Carl and Linda Magni love to travel but hate to unpack.
The Prescott, Ariz., couple also dread the hassle of airport security and dislike the difficulty of finding restaurants in unfamiliar cities. So instead, while traveling to far-flung destinations most people only dream of, the retirees spend leisurely days playing ping pong and shuffleboard and relaxing with longtime friends.
Over the years, Carl, 65, and Linda, 58, have given up their vacation home and other travel plans in favor of cruises that can last months on end.
They are in good company. As the travel industry continues to rebound from its Sept. 11 downturn, cruise lines are seeing increased demand for a luxurious and pricey niche: trips that run anywhere from two weeks to several months.
For 2006, Holland America plans a 20 percent increase in cruises longer than 12 days. And in 2007, demand is forcing the cruise line, a Seattle-based division of Carnival Corp. & plc, to switch to a larger, 1,380-person capacity ship for its around-the-world cruise. The company scaled down to a smaller ship following the Sept. 11 attacks.
Silversea Cruises Ltd., which specializes in high-end luxury cruises, recently launched a series of trips lasting 34 to 123 days and plans its first around-the-world cruise in 2007. At Cunard Lines, also a Carnival subsidiary, demand for world cruises is so great the company plans two simultaneous trips in 2007.
Crystal Cruises Inc. spokeswoman Mimi Weisband said her company, a unit of the Japanese company Nippon Yusen Kaisha, is seeing a record number of bookings for its forthcoming 106-day world cruise.
Cruise lines say a key attraction of long cruises is that it allows people to visit plenty of far-flung destinations - such as Antarctica and Easter Island - without dealing with airport security and other hassles typical of getting to such remote areas.
While some people revel in fingering native currency, finding local accommodations and sampling unfamiliar foods, a key selling point for long cruises is the ability to see a truly exotic locale then get back to the ship in time to shower in your room and eat a steak dinner.
Some passengers also are what Holland America spokeswoman Mary Schimmelman dubs "destination collectors" - seasoned travelers who are eager to get to places that might be hard to reach without a boat. For that reason, cruise lines often vie for increasingly far-flung ports of call, like Safaga, Egypt, Lautoka, Fiji, or the Galapagos. The itineraries change often, since many long cruise passengers are repeat customers.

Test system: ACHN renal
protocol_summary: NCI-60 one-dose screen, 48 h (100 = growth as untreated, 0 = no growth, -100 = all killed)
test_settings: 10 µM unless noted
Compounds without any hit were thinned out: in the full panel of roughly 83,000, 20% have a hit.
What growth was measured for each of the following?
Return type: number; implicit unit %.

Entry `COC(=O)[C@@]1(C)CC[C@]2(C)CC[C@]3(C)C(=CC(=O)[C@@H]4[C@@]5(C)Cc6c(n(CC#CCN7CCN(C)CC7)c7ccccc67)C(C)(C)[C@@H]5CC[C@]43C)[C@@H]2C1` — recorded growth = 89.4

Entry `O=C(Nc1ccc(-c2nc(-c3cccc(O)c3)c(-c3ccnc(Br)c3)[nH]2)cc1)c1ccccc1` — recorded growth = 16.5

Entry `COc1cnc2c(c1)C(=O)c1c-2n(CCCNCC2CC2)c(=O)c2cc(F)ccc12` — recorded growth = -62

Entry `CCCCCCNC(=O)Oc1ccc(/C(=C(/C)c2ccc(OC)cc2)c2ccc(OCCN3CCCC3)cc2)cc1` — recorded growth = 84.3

Such cruises don't come cheap. A high-end room on a world cruise can cost as much as $200,000 per person, depending on the cruise line, and it's not uncommon for other longer cruises to cost between $10,000 and $60,000 per passenger.
Cruise patrons also often have to foot the bill for drinks - including coffee and soda on some ships - and any off-boat excursions, adding thousands more to the bill. Many ships also function as roving malls, tempting passengers with clothes, jewelry, fancy spa treatments and other costly indulgences.
But many in the industry argue that even six-figure cruises are a relative value when you consider what it would cost in plane fares and hotel costs to see these remote destinations.
The trips also require time away from home that most Americans, with a scant two weeks of vacation a year, don't have. Still, cruise lines say the boats aren't entirely populated with retirees. On-board Internet access, cell phones and BlackBerries are making long cruises increasingly popular among entrepreneurial 40- and 50-somethings, who are able to turn the ship into a virtual, floating office.
"People can fairly successfully run a business from being on a ship," said Jan Swartz, a senior vice president with Cunard.
Some are also fulfilling a lifelong dream while they are young enough to really enjoy the more adventurous locales. Weisband of Crystal Cruises said one recent world cruise passenger was a 36-year-old who had endured a nasty breakup and resolved to change her life. A Holland America world cruise even included a family with children under school age, Schimmelman said.
The cruise lines also say they see professors and other educators with more flexible summer schedules on some longer cruises. Rich Skinner, co-owner of the travel agency Cruise Holidays of Woodinville, recalls a 51-year-old teacher who saved for years to pay for a long, $40,000 cruise.
Despite the growing popularity, long cruises remain a relatively small portion of the overall cruise market. And Skinner said they are still primarily the bastion of older, wealthier people who are willing to pay high prices in exchange for being treated exceedingly well.
"It's really a very select sliver of people," Skinner said.
Even with e-mail and other modern on-board technology, getting away from it all for as long as 120 days can require plenty of pre-travel organizing.
The Magnis, who recently finished a 97-day cruise and expect many more long cruises in their future, have by now perfected a routine of prepaying bills, stocking up on medication and getting their mail held for months. They also have cultivated good relationships with their neighbors, who the couple says are more than willing to help but are sometimes mystified that they still bother making these arrangements for their short stays on solid ground.
"Our neighbors want to know why we don't sell our house and just rent a room," Linda Magni said.
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